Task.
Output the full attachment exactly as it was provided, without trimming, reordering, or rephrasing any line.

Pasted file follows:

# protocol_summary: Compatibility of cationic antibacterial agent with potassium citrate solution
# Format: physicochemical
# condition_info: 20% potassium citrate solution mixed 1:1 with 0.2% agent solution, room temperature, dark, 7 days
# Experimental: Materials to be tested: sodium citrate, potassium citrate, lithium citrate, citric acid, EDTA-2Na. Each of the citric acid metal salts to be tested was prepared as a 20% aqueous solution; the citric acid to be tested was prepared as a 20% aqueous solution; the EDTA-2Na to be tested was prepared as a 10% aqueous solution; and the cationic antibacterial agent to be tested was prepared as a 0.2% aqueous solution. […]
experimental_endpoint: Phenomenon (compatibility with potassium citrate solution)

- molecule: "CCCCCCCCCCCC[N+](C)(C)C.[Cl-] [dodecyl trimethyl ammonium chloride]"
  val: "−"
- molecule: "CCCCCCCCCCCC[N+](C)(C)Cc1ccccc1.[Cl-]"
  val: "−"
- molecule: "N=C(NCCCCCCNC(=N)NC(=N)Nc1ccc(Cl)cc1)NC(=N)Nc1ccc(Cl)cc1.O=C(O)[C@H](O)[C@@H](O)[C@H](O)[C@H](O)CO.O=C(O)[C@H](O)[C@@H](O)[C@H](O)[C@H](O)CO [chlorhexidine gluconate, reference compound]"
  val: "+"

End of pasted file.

# protocol_summary: Compatibility of cationic antibacterial agent with potassium citrate solution
# Format: physicochemical
# condition_info: 20% potassium citrate solution mixed 1:1 with 0.2% agent solution, room temperature, dark, 7 days
# Experimental: Materials to be tested: sodium citrate, potassium citrate, lithium citrate, citric acid, EDTA-2Na. Each of the citric acid metal salts to be tested was prepared as a 20% aqueous solution; the citric acid to be tested was prepared as a 20% aqueous solution; the EDTA-2Na to be tested was prepared as a 10% aqueous solution; and the cationic antibacterial agent to be tested was prepared as a 0.2% aqueous solution. […]
experimental_endpoint: Phenomenon (compatibility with potassium citrate solution)

- molecule: "CCCCCCCCCCCC[N+](C)(C)C.[Cl-] [dodecyl trimethyl ammonium chloride]"
  val: "−"
- molecule: "CCCCCCCCCCCC[N+](C)(C)Cc1ccccc1.[Cl-]"
  val: "−"
- molecule: "N=C(NCCCCCCNC(=N)NC(=N)Nc1ccc(Cl)cc1)NC(=N)Nc1ccc(Cl)cc1.O=C(O)[C@H](O)[C@@H](O)[C@H](O)[C@H](O)CO.O=C(O)[C@H](O)[C@@H](O)[C@H](O)[C@H](O)CO [chlorhexidine gluconate, reference compound]"
  val: "+"